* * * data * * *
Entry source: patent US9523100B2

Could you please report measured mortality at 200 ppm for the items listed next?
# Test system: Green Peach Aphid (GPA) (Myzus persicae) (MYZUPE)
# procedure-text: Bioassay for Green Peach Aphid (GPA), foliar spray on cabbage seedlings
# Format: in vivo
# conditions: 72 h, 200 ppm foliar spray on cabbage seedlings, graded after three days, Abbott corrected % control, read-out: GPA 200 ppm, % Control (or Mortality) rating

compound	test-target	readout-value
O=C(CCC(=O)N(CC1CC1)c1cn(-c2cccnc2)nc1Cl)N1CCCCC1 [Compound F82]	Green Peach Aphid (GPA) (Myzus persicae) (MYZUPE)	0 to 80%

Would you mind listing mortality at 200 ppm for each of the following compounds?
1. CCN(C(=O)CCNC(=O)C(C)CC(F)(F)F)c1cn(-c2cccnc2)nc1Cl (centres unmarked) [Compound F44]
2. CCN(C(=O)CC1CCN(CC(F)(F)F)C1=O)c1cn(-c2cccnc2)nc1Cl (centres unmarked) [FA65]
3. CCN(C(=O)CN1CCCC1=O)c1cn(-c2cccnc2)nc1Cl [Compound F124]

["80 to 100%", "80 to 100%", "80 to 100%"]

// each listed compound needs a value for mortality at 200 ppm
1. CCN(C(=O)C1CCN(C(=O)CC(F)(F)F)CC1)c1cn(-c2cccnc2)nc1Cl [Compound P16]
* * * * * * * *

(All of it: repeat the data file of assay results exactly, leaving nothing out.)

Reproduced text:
Entry source: patent US9523100B2

Could you please report measured mortality at 200 ppm for the items listed next?
# Test system: Green Peach Aphid (GPA) (Myzus persicae) (MYZUPE)
# procedure-text: Bioassay for Green Peach Aphid (GPA), foliar spray on cabbage seedlings
# Format: in vivo
# conditions: 72 h, 200 ppm foliar spray on cabbage seedlings, graded after three days, Abbott corrected % control, read-out: GPA 200 ppm, % Control (or Mortality) rating

compound	test-target	readout-value
O=C(CCC(=O)N(CC1CC1)c1cn(-c2cccnc2)nc1Cl)N1CCCCC1 [Compound F82]	Green Peach Aphid (GPA) (Myzus persicae) (MYZUPE)	0 to 80%

Would you mind listing mortality at 200 ppm for each of the following compounds?
1. CCN(C(=O)CCNC(=O)C(C)CC(F)(F)F)c1cn(-c2cccnc2)nc1Cl (centres unmarked) [Compound F44]
2. CCN(C(=O)CC1CCN(CC(F)(F)F)C1=O)c1cn(-c2cccnc2)nc1Cl (centres unmarked) [FA65]
3. CCN(C(=O)CN1CCCC1=O)c1cn(-c2cccnc2)nc1Cl [Compound F124]

["80 to 100%", "80 to 100%", "80 to 100%"]

// each listed compound needs a value for mortality at 200 ppm
1. CCN(C(=O)C1CCN(C(=O)CC(F)(F)F)CC1)c1cn(-c2cccnc2)nc1Cl [Compound P16]